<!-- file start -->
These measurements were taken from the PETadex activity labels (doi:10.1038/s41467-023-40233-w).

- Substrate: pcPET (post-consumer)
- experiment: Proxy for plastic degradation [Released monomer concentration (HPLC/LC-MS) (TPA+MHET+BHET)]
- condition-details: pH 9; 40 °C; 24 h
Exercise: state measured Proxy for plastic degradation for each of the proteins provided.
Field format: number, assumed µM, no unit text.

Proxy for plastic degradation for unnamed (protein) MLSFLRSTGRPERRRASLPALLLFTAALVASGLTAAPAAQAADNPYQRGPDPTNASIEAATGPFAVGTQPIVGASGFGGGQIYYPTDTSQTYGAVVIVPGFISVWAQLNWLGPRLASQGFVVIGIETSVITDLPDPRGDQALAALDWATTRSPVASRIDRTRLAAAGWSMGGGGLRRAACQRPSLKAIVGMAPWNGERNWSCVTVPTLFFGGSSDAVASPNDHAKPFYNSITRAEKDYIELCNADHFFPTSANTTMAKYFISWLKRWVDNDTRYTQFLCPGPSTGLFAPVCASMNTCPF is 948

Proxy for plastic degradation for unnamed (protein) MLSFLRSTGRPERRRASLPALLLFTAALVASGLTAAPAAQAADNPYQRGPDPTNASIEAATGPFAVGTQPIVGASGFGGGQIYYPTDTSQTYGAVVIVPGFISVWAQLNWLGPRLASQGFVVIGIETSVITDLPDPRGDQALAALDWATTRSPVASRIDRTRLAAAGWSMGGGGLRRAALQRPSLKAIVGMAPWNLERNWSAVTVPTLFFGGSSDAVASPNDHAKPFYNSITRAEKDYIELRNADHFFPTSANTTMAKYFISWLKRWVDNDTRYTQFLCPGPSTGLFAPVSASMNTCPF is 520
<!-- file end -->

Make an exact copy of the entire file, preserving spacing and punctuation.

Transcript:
These measurements were taken from the PETadex activity labels (doi:10.1038/s41467-023-40233-w).

- Substrate: pcPET (post-consumer)
- experiment: Proxy for plastic degradation [Released monomer concentration (HPLC/LC-MS) (TPA+MHET+BHET)]
- condition-details: pH 9; 40 °C; 24 h
Exercise: state measured Proxy for plastic degradation for each of the proteins provided.
Field format: number, assumed µM, no unit text.

Proxy for plastic degradation for unnamed (protein) MLSFLRSTGRPERRRASLPALLLFTAALVASGLTAAPAAQAADNPYQRGPDPTNASIEAATGPFAVGTQPIVGASGFGGGQIYYPTDTSQTYGAVVIVPGFISVWAQLNWLGPRLASQGFVVIGIETSVITDLPDPRGDQALAALDWATTRSPVASRIDRTRLAAAGWSMGGGGLRRAACQRPSLKAIVGMAPWNGERNWSCVTVPTLFFGGSSDAVASPNDHAKPFYNSITRAEKDYIELCNADHFFPTSANTTMAKYFISWLKRWVDNDTRYTQFLCPGPSTGLFAPVCASMNTCPF is 948

Proxy for plastic degradation for unnamed (protein) MLSFLRSTGRPERRRASLPALLLFTAALVASGLTAAPAAQAADNPYQRGPDPTNASIEAATGPFAVGTQPIVGASGFGGGQIYYPTDTSQTYGAVVIVPGFISVWAQLNWLGPRLASQGFVVIGIETSVITDLPDPRGDQALAALDWATTRSPVASRIDRTRLAAAGWSMGGGGLRRAALQRPSLKAIVGMAPWNLERNWSAVTVPTLFFGGSSDAVASPNDHAKPFYNSITRAEKDYIELRNADHFFPTSANTTMAKYFISWLKRWVDNDTRYTQFLCPGPSTGLFAPVSASMNTCPF is 520